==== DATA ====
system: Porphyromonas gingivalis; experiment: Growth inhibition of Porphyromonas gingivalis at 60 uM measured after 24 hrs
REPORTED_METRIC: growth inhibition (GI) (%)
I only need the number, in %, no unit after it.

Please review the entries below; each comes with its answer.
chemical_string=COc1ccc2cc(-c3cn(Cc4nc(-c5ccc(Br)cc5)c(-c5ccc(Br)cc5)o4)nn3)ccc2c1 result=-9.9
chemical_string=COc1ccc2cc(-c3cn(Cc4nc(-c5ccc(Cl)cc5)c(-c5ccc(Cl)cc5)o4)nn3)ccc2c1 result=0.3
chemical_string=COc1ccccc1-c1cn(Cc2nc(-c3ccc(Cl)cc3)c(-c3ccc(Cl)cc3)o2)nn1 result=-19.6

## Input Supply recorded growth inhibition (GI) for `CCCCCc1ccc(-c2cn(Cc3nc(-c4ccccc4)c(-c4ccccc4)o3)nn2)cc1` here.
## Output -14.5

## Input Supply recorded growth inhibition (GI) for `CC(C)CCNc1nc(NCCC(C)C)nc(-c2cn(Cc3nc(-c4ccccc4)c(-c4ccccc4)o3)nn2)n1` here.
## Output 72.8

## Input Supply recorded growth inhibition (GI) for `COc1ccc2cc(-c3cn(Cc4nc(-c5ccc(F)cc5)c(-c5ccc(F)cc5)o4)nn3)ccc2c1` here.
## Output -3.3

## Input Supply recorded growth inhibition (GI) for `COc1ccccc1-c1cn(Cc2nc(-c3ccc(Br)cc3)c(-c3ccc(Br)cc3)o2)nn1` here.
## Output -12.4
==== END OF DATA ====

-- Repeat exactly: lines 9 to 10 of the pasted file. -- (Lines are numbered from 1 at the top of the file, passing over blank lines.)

## Output -14.5

## Input Supply recorded growth inhibition (GI) for `CC(C)CCNc1nc(NCCC(C)C)nc(-c2cn(Cc3nc(-c4ccccc4)c(-c4ccccc4)o3)nn2)n1` here.